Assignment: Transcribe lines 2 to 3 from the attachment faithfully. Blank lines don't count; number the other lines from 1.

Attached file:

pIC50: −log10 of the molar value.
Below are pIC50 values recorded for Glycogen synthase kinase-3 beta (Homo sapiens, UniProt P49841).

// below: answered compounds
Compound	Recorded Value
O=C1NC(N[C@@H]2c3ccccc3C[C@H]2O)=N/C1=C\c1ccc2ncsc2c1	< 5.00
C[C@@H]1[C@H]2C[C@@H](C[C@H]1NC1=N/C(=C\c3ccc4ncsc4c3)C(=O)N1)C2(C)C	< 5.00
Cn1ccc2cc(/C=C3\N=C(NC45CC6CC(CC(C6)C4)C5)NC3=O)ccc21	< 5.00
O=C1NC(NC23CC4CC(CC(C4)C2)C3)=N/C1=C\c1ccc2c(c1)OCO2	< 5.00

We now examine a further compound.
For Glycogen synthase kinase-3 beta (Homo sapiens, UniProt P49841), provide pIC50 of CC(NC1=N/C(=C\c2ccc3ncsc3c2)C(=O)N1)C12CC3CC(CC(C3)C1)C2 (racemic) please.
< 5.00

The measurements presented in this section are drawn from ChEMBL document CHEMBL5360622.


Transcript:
Below are pIC50 values recorded for Glycogen synthase kinase-3 beta (Homo sapiens, UniProt P49841).

// below: answered compounds